The following is an article written by Kate Connolly for the Guardian.com. The guardian is an online news organization that reports on many different focuses similar to print newspapers like the New York Times. The article explorers the Bruce Springsteen concert in Berlin in 1988. It examines the effects and consequences the ground breaking concert had on East Berlin citizens and suggest that this was a catalyst that influenced the fall of the Berlin Wall. The article directly correlates to the topic of the research question and shows minor weakness in a sense that it is a persuasive piece that tries to argue an opinion that is not common knowledge. The special feature of the article is that it does examine witness accounts from the day of the concert. The intended audience is anyone who is interested the influences of music and historians focused on the cold war. It enables a new perspective vs whats generally perceived.
Crossland, David. Chimes of Freedom: How Springsteen Helped Tear Down the Wall. 19 June 2013. Web Page. 14 June 2014. <http://www.spiegel.de/international/germany/book-says-springsteen-concert-helped-bring-down-berlin-wall-a-906236.html>.
This article is featured in an online German News Organization that focuses on many areas of reports including international programs. The article is examines the events that occurred at the Bruce Springsteen concert in East Berlin in 1988. It offers some insight to the emotions of the people affected and provides descriptive imagery of the events. The source is relevant to the article because it helps to detail the issues surrounding the Berlin Wall and support findings on what lead to the fall of the Berlin Wall. The weakness is that outlines certain events but does not go into too much detail about the culmination of events. The special feature of the article is that it highlights the audience’s reactions and gives insight from an author writing about a similar topic to the research paper. The intended audience are people who want a deeper understanding of music and its influence on social issues like the Berlin Wall
History.com Staff. Berlin Wall. 2009. A+E Networks. Web Page. 16 June 2014.<http://www.history.com/topics/cold-war/berlin-wall>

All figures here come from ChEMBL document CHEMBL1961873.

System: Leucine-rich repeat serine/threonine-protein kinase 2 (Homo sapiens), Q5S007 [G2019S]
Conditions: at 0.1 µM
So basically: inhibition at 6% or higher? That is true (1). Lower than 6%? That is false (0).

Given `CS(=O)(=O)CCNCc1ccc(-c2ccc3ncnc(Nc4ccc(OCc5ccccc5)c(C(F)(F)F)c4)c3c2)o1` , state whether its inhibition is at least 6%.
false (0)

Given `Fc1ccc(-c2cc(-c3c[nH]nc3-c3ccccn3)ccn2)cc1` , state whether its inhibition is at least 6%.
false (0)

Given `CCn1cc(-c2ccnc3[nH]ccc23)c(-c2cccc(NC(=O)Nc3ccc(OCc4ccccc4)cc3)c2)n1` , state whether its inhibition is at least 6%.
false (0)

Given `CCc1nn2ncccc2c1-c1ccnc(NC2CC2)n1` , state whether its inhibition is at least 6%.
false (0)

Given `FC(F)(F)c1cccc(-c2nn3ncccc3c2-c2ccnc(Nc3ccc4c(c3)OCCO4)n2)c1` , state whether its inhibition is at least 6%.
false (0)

The article explores a brief history of the Berlin Wall and is a reputable source from A+E networks History channel. It outlines key events that caused the construction of the Berlin Wall and also details the time frame for the fall. The article directly correlates to the research project but the weakness is that it does not include any musical influences. The intended audience are those interested in the history of the Berlin Wall
Music Wikia. Bruce Springsteen. n.d. Web Page. 22 June 2014. <http://music.wikia.com/wiki/Bruce_Springsteen>.
The article explores information regarding Bruce Springsteen and gives brief biographical information
Rose, Caryn. Bruce Springsteen's 'Born In The U.S.A.' at 30: Classic Track-By-Track Album Review. 4 June 2014. Web Page. 22 June 2014. <http://www.billboard.com/articles/review/6106507/bruce-springsteen-born-in-the-usa-30-classic-song-by-song-album-review>.
This article was a part of Billboard's review of Bruce Springsteen's Born in the USA album. It does a song by song break down of the album and gives a detailed analysis of each song and content meaning. It is relevant to the research because it takes the song meaning into depth and helps to explain why Bruce Springsteen was such a rock icon. The best feature of the article was that it included direct links to youtube for the songs. The intended audience are those who are interested in a deeper understanding of Bruce Springsteen's music.
Ruhlmann, William. Bruce Springsteen Biography. 2014. Web Page. 18 June 2014. <http://www.allmusic.com/artist/bruce-springsteen-mn0000530745/biography>.
Allmusic is a reputable musical reference that includes biographies and discographies for many musicians. This article focuses on the biography of Bruce Springsteen and how he rose in the music industry. It is relevant to the research paper because it details his early life and how he became such a star. The intended audience are those who want to learn about the life of Bruce Springsteen.
Springsteen, Bruce. Born in the U.S.A. 1984. Youtube. 22 June 2014. <http://youtu.be/EPhWR4d3FJQ>.
Bruce Springsteen - Cadillac Ranch - East Berlin 1988. 14 June 2009. Youtube. 12 June 2014. <http://youtu.be/nJsHD958vpg>.
Bruce Springsteen - Glory Days. 1985. Youtube. 22 June 2014. <http://youtu.be/6vQpW9XRiyM>.
Bruce Springsteen - My Hometown. 1985. Youtube. 22 June 2014. <http://youtu.be/77gKSp8WoRg>.
Springsteen - Chimes of freedom - East Berlin 1988. 8 September 2008. Youtube. 22 June 2014. <http://youtu.be/9_hQit-3Vh0>.
Each of these youtube videos are music videos from some of the songs from his hit albums. Each video is unique in that they help illustrate the message in his songs and demonstrate creative talent on Bruce Springsteen's part. The chimes of freedom and Cadillac ranch videos are from his performances behind the Berlin Wall in East Berlin. They are important because they are a significant part of music history. The performance gives insight into the passion and emotion of Bruce Springsteen's performance and how it influenced many.